As time rolls forward, as our society changes and evolves, our way of doing things cannot remain stagnant and hope to also remain relevant. The weakest form of teaching is a talking head. Are there times when it is necessary? Absolutely, and every time a teacher must lecture, they should also make sure to couple that lecture with something else that will stimulate interest in their students. In a recent study, Dr. Kyung Hee Kim noted that we are in the midst of a creativity crisis. Dr Kim compared the results of nearly 300,000 individuals who participated in the Torrance Test for Creative Thinking from 1966 through 2008. The comparative results showed a startling decline in creativity among K-12 students. Of course there have been a few out there who have defied this decline (Steve Jobs for example), but the fact remains that the vast majority of our youth are losing creativity.
When a body builder takes a significant time off from exercise, his muscles atrophy and he literally becomes weaker. Creativity follows the same rule: if you don't use it, you lose it. What is the difference between the 60's and today? What does it have to do with education? Entertainment is far more ubiquitous today than it was 50 years ago. Many children spend the vast majority of their day with their face glued to a screen of some type. They don't run, play or imagine the way they once did. Instead, they swipe, tap, and view their free time away. During the school year they spend 40 hours per week in a classroom (sometimes with their eyes still glued to their iPod screen). In the classroom they are told to sit in rows, be quiet, listen to the lecture, and regurgitate the presented information on next week's exam. They are rewarded for following the crowd, for doing everything "the right way." When the economy declines, the school budget gets cut. When the budget gets cut, the first programs to be cut are those that foster creativity. When a child asks a silly question, they are reprimanded or ignored rather than taught how to think and how to question.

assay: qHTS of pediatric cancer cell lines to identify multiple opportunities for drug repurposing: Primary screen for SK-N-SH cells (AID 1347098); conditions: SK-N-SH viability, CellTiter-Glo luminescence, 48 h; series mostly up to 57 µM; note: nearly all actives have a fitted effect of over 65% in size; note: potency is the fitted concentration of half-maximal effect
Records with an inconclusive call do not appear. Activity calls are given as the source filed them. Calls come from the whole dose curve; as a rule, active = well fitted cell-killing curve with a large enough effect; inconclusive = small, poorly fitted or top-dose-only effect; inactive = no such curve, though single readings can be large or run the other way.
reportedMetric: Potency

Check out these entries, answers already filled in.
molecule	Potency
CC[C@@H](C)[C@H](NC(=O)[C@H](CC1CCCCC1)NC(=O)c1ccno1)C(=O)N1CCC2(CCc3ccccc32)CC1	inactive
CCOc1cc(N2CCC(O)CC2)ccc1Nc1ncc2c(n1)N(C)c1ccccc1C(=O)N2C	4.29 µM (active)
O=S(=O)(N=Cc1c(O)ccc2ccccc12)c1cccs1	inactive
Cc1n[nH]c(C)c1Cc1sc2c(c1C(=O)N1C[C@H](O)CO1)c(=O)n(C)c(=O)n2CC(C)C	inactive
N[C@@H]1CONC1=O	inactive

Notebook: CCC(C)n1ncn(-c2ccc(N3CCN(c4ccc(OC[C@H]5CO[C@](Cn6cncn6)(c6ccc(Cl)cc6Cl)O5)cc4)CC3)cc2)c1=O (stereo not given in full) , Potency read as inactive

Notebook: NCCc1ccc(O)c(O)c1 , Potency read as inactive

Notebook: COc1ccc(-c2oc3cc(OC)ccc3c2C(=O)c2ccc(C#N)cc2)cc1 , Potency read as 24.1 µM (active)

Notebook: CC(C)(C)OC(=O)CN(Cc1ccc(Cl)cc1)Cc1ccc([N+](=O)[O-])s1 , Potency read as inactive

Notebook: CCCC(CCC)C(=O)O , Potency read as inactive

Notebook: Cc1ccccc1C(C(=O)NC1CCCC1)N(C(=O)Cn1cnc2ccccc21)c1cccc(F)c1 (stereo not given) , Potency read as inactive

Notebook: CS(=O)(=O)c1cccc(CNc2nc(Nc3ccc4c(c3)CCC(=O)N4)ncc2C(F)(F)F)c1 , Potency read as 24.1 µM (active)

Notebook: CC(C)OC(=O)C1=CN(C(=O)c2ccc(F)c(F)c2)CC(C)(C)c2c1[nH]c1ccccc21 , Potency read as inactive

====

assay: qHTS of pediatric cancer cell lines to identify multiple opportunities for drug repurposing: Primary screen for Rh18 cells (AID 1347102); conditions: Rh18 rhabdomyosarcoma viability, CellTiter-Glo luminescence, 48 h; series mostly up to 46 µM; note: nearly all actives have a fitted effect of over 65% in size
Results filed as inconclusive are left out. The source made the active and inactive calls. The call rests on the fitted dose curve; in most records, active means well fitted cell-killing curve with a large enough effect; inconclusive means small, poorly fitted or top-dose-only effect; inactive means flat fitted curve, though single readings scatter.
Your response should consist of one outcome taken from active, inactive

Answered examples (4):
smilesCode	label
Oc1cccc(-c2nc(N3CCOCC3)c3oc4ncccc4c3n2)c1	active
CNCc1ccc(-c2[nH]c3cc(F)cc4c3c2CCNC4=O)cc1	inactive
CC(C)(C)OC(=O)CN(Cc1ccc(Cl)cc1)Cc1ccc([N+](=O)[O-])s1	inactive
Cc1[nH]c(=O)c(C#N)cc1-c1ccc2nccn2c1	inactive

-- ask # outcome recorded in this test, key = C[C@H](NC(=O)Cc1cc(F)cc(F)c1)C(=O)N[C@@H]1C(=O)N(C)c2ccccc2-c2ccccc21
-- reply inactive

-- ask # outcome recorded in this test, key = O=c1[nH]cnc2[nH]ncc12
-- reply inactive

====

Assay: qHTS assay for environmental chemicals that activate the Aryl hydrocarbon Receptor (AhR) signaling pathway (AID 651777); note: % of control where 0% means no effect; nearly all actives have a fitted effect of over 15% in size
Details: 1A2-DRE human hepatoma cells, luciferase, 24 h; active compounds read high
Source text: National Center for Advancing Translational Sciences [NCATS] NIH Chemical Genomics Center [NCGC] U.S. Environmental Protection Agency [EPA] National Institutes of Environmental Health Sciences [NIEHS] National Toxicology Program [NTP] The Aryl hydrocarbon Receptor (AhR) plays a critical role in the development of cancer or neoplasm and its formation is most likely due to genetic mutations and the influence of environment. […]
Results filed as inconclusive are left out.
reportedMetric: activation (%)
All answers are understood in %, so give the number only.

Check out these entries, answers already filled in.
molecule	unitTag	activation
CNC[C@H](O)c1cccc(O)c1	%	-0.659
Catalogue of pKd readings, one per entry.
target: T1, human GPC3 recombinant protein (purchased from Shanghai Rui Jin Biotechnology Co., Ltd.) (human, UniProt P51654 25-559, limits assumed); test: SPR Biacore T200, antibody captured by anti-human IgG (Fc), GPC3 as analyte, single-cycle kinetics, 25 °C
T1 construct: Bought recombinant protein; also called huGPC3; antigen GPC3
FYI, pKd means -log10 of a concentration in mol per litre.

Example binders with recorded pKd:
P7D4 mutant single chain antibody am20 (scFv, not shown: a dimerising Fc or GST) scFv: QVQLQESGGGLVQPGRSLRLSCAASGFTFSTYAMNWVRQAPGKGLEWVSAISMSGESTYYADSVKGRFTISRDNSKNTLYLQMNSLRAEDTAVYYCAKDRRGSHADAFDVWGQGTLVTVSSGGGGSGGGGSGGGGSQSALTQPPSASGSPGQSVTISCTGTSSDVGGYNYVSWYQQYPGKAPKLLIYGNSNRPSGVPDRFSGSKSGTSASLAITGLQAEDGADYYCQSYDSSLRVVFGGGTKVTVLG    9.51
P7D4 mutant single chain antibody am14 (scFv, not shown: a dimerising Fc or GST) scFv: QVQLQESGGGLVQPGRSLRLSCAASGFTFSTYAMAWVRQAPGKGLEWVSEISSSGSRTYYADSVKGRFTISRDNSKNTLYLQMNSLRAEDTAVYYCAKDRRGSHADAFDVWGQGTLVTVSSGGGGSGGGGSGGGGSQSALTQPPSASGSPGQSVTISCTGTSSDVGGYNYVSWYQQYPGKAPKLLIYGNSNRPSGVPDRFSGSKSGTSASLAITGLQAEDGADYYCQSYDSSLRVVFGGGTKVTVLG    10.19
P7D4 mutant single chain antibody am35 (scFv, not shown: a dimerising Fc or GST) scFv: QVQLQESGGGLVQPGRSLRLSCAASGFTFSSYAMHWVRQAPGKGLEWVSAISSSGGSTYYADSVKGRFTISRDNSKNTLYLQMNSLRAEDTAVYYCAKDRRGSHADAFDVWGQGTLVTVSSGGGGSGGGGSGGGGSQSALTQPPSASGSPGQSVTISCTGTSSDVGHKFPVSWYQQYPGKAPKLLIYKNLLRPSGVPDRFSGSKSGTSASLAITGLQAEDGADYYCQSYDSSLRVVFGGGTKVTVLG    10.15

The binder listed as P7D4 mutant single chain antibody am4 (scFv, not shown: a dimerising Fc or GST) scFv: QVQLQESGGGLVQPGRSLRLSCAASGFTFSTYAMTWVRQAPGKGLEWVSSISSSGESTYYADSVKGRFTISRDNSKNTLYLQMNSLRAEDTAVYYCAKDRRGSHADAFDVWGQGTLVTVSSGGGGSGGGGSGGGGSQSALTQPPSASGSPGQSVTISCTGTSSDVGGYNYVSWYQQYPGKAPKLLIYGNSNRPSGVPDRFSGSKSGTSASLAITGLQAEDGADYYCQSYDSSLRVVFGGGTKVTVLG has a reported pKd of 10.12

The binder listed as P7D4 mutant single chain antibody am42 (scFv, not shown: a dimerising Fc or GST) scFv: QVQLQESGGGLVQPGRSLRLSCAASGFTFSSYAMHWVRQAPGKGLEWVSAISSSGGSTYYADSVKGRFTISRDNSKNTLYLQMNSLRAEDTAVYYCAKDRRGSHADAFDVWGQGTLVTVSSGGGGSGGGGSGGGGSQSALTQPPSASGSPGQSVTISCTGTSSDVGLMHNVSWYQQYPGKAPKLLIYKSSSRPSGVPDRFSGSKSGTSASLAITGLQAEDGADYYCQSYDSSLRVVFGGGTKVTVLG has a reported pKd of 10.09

It all ties back with education. We will never get every parent to properly raise their children. We will never get every teacher to teach in such a way that explores creativity and innovation in the classroom, but it is far easier to affect change through the gradual and creative improvement of education than to write an assume every parent will choose to step up their game. When we finally realize the importance of creativity in education, we will begin to see innovative ideas take hold and help reshape our society. Tesla Motors recently made all of their patents public. Their cars run solely on electricity, emit no toxic fumes, and have minimal moving parts, thereby reducing the risk of vehicular failure. Their motor was created based on the designs of Nikola Tesla over 100 years ago. They can run a 1/4 mile in under 12 seconds; faster than a Ford Mustang. Since they have no engine, the hood acts as a second trunk. A giant touch screen computer embedded in the dashboard not only allows you to control your car from your phone, but also makes it possible for Tesla Motors to remotely patch fixes to your car without recalling it. Imagine where we would be if innovative ideas like those of Nikola Tesla had been taken seriously 100 years ago?